The first introduction to Quirrell is at the Leaky Cauldron when Harry and Hagrid are on their way to Diagon Alley. “‘P-P-Potter,’ stammered Professor Quirrell, grasping Harry’s hand, ‘c-can’t t-tell you how p-pleased I am to meet you’” (Rowling 70). The first impression the reader get of Quirrell is that he has a stammer and the second is that he is constantly nervous and afraid. Hagrid says about Quirrell, “Poor bloke. Brilliant mind…scared of students, scared of his own subject” (Rowling 71). This leaves the reader with the impression that Professor Quirrell is not a very intimidating character, even for a professor at Hogwarts. For comparison, Snape’s first introduction is a description of his appearance at the sorting hat ceremony. He has “greasy black hair, a hooked nose, a sallow skin” and when he makes eye contact with Harry, Harry feels a “sharp, hot pain” in his scar (Rowling 126).The immediate impression of Snape is that he’s creepy and he somehow poses a threat to Harry. Professor McGonagall’s introduction as well is very different than Quirrell’s. As Harry and the rest of the First Years enter Hogwarts for the first time, McGonagall is waiting for their arrival. Harry describes her as “a tall, black-haired witch in emerald-green robes” as well as having a “very stern face and…snapenot someone to cross” (Rowling 113).professor mcgonagall quirrell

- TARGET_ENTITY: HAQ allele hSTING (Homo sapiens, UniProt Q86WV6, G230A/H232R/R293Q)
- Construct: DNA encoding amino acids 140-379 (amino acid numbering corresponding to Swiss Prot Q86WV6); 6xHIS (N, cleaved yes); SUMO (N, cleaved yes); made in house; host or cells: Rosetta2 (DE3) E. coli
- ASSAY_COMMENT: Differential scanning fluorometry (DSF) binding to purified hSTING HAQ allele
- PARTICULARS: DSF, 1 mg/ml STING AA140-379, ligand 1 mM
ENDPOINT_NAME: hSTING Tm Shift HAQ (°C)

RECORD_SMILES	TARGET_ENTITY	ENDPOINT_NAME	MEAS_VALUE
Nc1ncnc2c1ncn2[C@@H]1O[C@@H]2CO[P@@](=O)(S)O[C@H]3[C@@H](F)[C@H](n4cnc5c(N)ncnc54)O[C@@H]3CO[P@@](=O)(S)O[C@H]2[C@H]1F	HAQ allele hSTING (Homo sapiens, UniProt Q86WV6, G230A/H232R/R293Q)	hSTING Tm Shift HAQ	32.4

As with Snape, the description given of McGonagall is fierce and intimidating and the reader is almost invited to forget all about Professor Quirrell.

Quirrell’s stammer is his defining characteristic and marks him as ‘other’ from the rest of the professors at Hogwarts. Rosemarie Garland Thompson, author of Extraordinary Bodies, states,

“a disability functions only as visual difference that signals meanings. Consequently, literary texts necessarily make disabled characters into freaks, stripped of normalizing contexts and engulfed by a single stigmatic trait” (11).